As discussed elsewhere on this site, voice-hearing experiences in children and young people are fairly common, can be a normal part of growing up, and are not in themselves a cause for concern. However, if you find that these experiences cause significant, ongoing distress, you (or your child) should seek the advice of your GP or family doctor.
If you need help immediately, see our information on what to do in a crisis. If you want to talk to someone through a confidential listening service, you can try:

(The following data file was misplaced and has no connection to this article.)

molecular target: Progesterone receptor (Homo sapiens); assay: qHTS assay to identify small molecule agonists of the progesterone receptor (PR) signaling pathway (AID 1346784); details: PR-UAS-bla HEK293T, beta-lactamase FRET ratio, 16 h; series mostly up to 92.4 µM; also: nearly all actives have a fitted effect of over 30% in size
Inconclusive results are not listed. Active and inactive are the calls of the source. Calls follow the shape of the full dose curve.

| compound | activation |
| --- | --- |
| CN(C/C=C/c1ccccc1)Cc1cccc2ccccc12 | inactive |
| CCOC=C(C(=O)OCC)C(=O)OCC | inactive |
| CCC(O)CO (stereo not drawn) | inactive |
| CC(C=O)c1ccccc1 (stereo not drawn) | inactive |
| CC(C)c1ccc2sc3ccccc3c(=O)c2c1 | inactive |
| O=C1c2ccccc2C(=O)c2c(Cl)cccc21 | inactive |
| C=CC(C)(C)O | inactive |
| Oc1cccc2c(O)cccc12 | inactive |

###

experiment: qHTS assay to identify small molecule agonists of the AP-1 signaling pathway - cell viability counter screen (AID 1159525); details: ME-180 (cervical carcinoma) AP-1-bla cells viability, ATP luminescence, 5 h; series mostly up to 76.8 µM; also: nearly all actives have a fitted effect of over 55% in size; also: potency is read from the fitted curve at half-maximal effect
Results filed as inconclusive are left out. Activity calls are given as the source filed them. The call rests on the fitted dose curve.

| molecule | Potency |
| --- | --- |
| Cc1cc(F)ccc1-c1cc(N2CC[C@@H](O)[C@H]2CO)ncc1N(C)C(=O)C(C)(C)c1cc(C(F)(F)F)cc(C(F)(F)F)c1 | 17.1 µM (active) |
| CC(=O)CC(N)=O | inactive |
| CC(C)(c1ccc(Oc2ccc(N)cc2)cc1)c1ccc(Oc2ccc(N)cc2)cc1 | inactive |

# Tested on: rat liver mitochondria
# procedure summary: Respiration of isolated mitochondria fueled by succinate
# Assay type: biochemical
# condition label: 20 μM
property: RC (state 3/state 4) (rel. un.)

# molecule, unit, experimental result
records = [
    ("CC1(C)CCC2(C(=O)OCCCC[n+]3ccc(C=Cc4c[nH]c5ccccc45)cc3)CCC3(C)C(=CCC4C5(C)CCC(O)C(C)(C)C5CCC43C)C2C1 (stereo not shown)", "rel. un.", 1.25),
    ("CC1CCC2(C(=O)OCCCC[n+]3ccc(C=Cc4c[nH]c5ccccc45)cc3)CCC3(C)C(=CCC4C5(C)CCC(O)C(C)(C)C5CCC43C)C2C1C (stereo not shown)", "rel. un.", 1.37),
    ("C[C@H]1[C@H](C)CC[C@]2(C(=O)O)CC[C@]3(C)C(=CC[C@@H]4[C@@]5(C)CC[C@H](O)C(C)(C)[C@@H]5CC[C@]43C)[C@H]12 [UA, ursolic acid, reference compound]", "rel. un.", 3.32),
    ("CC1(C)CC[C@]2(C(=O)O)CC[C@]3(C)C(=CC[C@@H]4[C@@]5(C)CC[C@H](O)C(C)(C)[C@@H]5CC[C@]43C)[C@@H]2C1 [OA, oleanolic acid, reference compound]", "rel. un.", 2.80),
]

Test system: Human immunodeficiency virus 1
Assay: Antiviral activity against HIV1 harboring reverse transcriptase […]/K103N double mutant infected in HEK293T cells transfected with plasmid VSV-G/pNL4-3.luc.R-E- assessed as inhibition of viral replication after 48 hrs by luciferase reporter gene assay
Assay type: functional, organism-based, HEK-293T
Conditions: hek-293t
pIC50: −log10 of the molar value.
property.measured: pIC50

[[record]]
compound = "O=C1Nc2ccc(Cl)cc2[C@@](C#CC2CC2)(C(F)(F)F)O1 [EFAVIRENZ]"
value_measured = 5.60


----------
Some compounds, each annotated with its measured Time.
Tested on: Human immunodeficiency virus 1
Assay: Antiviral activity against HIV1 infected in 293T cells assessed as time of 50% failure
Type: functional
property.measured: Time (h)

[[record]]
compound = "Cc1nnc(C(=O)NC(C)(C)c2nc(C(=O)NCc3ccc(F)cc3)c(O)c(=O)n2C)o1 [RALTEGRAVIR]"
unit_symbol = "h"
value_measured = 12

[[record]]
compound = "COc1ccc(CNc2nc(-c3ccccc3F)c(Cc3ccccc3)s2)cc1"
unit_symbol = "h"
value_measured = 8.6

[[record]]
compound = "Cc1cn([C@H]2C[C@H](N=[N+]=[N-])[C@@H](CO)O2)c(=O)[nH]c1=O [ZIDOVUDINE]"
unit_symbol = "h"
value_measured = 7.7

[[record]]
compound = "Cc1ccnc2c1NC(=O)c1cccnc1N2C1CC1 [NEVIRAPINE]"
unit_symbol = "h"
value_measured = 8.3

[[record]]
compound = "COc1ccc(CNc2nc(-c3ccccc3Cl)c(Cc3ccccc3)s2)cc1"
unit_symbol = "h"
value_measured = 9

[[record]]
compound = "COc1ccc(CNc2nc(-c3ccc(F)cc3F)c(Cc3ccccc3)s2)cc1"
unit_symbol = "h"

Childline: 0800 111 (open 24 hours, 7 days per week)
The Samaritans: 116 123 (open 24 hours, 7 days per week)
Mind: 0300 123 3393 (Monday to Friday, 9am–6pm)
Additional support resources
Advice from young people who took part in the Young Voices Study. Manchester Metropolitan University – suggestions and shared experiences from young people who took part in the Young Voices Study at the University of Manchester
Sarah Parry and Filippo Varese (2017). Parents, don’t panic if your child is hears voices, it’s actually quite common. The Conversation.
Sarah Parry and Filippo Varese (2017). Ten tips for parents of children who hear voices. Mad in America.